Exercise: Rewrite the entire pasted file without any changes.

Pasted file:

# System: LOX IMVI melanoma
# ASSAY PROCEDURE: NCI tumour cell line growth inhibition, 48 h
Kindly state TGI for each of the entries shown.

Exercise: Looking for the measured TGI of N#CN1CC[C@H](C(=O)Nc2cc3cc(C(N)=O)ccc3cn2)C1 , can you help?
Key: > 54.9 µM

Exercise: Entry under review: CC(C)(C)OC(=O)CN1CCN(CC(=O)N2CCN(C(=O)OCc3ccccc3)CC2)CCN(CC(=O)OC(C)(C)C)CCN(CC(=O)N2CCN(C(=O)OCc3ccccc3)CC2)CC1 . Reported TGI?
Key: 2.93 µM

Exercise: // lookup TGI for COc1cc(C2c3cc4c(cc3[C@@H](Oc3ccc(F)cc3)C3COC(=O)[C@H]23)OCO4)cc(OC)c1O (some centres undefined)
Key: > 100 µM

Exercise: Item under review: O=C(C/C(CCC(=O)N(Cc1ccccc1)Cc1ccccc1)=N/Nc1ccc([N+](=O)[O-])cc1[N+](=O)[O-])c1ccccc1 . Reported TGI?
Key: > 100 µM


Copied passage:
# System: LOX IMVI melanoma
# ASSAY PROCEDURE: NCI tumour cell line growth inhibition, 48 h
Kindly state TGI for each of the entries shown.

Exercise: Looking for the measured TGI of N#CN1CC[C@H](C(=O)Nc2cc3cc(C(N)=O)ccc3cn2)C1 , can you help?
Key: > 54.9 µM

Exercise: Entry under review: CC(C)(C)OC(=O)CN1CCN(CC(=O)N2CCN(C(=O)OCc3ccccc3)CC2)CCN(CC(=O)OC(C)(C)C)CCN(CC(=O)N2CCN(C(=O)OCc3ccccc3)CC2)CC1 . Reported TGI?
Key: 2.93 µM

Exercise: // lookup TGI for COc1cc(C2c3cc4c(cc3[C@@H](Oc3ccc(F)cc3)C3COC(=O)[C@H]23)OCO4)cc(OC)c1O (some centres undefined)
Key: > 100 µM

Exercise: Item under review: O=C(C/C(CCC(=O)N(Cc1ccccc1)Cc1ccccc1)=N/Nc1ccc([N+](=O)[O-])cc1[N+](=O)[O-])c1ccccc1 . Reported TGI?
Key: > 100 µM